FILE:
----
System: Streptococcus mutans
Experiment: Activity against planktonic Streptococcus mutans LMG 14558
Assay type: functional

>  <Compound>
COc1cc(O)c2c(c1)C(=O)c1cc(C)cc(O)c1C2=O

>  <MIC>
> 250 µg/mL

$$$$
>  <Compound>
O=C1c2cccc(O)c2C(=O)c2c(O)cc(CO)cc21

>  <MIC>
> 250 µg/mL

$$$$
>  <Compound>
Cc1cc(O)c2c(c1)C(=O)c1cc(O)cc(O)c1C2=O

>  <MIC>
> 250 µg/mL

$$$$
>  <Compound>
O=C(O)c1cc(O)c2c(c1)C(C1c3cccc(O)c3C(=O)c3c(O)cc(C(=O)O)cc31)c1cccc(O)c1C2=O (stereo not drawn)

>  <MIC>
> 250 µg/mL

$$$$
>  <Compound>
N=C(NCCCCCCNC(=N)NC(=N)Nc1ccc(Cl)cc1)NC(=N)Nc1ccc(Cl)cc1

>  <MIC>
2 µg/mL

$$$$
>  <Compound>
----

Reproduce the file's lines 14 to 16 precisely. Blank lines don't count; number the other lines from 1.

>  <Compound>
Cc1cc(O)c2c(c1)C(=O)c1cc(O)cc(O)c1C2=O

>  <MIC>